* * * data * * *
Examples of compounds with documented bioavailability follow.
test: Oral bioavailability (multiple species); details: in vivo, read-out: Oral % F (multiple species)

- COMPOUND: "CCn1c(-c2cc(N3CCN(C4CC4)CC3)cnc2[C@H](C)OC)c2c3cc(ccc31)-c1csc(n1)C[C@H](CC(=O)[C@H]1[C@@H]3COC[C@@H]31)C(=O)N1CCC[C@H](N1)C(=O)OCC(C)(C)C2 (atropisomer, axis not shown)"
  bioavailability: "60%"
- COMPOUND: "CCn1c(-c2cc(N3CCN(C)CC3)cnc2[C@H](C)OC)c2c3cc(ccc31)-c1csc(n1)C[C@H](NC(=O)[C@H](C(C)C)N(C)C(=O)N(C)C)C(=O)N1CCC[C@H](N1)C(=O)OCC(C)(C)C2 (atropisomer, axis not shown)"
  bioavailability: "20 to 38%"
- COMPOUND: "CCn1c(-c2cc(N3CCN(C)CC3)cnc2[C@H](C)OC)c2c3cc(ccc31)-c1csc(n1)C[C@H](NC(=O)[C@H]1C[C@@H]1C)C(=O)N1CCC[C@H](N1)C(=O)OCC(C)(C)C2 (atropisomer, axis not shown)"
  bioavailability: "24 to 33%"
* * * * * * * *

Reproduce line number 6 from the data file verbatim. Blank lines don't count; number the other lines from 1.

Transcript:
  bioavailability: "20 to 38%"